Phrase velocity and omega

1. Oct 13, 2005

asdf1

phrase velocity and "omega"

what's the difference between phrase velocity and "omega"?

2. Oct 13, 2005

Staff: Mentor

Phrase velocity depends on how fast you can talk.

$$y = A \sin (kx - \omega t)$$

$\omega$ is the angular frequency of the wave, in radians per second. It's related to the usual frequency (cycles per second) by the number of radians per cycle: $\omega = 2 \pi f$. Both describe the rate at which any particular point on the wave oscillates up and down (or back and forth, or whatever).

Phase velocity (not "phrase velocity") is how fast a "crest" of the wave moves in the direction the the wave is traveling in. You can calculate it either as period/wavelength (think distance/time), or as $\omega / k$.

Last edited: Oct 13, 2005
3. Oct 14, 2005

asdf1

i see... then what's the difference between phase velocity and group velocity?
they seem similar~

4. Oct 14, 2005

Staff: Mentor

Try this animation:

http://www.phys.virginia.edu/classes/109N/more_stuff/Applets/sines/GroupVelocity.html [Broken]

The individual waves in the group move at the phase velocity. The shape of the group as a whole (the "envelope" of the individual waves) moves at the group velocity.

In the initial settings for this animation, the phase velocity is smaller than the group velocity, so the individual waves appear to be moving backwards with respect to the groups, although they're actually moving forwards in an absolute sense.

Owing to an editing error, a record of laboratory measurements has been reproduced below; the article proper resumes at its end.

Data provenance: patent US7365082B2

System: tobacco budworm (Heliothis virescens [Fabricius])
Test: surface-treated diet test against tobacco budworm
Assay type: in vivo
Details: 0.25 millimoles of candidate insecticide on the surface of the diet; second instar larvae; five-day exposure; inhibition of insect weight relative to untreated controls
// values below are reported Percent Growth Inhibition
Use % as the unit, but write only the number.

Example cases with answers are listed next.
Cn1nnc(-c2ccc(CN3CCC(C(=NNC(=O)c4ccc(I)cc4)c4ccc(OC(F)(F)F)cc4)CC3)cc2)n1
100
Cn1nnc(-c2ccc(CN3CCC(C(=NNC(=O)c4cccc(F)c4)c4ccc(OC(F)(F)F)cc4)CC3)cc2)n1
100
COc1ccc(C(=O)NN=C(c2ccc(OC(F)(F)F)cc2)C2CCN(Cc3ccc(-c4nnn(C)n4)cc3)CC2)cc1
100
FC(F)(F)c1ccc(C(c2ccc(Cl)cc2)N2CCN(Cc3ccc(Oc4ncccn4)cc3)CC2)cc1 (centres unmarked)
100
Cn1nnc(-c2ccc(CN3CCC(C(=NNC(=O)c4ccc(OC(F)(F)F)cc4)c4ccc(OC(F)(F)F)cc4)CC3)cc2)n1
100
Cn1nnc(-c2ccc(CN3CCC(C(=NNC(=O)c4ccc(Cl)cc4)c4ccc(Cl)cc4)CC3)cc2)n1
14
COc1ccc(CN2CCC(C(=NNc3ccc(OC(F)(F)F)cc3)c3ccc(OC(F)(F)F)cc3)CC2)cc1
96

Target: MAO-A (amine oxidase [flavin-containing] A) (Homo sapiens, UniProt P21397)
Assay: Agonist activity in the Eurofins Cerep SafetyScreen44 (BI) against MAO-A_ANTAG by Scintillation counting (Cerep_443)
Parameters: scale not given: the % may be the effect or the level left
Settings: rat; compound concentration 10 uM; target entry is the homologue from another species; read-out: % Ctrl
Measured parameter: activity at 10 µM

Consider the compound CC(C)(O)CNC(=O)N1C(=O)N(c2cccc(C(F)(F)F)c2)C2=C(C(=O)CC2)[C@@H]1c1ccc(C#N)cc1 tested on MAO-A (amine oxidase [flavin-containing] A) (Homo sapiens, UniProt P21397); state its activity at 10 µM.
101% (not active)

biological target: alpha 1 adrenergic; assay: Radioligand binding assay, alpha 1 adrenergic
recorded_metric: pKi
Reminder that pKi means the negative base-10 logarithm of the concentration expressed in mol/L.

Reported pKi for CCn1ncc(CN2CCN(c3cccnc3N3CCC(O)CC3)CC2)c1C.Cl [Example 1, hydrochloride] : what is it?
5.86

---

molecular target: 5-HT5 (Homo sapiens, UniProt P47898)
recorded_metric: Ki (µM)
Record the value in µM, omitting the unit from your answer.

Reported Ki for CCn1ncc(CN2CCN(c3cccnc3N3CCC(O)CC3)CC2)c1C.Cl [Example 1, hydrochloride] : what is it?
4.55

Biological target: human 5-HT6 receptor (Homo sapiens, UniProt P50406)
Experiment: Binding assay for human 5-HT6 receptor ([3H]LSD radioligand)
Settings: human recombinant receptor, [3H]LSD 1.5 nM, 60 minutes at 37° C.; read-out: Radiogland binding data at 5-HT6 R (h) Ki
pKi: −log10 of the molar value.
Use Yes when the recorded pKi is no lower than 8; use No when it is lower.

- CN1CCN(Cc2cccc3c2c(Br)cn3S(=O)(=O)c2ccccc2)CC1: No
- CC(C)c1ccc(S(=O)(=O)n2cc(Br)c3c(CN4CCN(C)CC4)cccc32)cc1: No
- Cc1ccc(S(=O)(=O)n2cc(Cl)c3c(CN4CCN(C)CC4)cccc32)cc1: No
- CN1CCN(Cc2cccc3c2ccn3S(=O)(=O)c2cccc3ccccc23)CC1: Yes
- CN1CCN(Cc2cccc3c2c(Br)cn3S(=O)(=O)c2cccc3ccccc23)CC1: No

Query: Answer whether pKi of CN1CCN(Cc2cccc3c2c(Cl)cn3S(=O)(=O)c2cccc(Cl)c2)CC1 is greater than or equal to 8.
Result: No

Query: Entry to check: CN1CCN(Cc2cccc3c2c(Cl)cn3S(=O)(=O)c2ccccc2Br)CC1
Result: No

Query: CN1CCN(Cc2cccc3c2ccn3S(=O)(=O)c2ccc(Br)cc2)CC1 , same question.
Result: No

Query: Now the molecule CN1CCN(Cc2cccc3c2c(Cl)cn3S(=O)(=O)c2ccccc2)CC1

Last edited by a moderator: May 2, 2017
5. Oct 15, 2005

asdf1

thank you very much!!! :)

6. Oct 15, 2005

Gokul43201

Staff Emeritus
The important difference is that while the phase velocity is given by $\omega/k$, the group velocity is $d \omega /dk$. Both are determined from the dispersion relation $\omega(k)$

To bring out the contrast, in certain nanosized magnetic materials, it is possible to have spin-wave modes (magnons), where the phase velocity is opposite in direction to the group velocity. The dispersion relation is a positive-valued curve with a negative slope.

See this animation (the last of the 6 files) :

http://www.csupomona.edu/~ajm/materials/animations/packets.html [Broken]

Last edited by a moderator: May 2, 2017
7. Oct 15, 2005

thanks!!! :)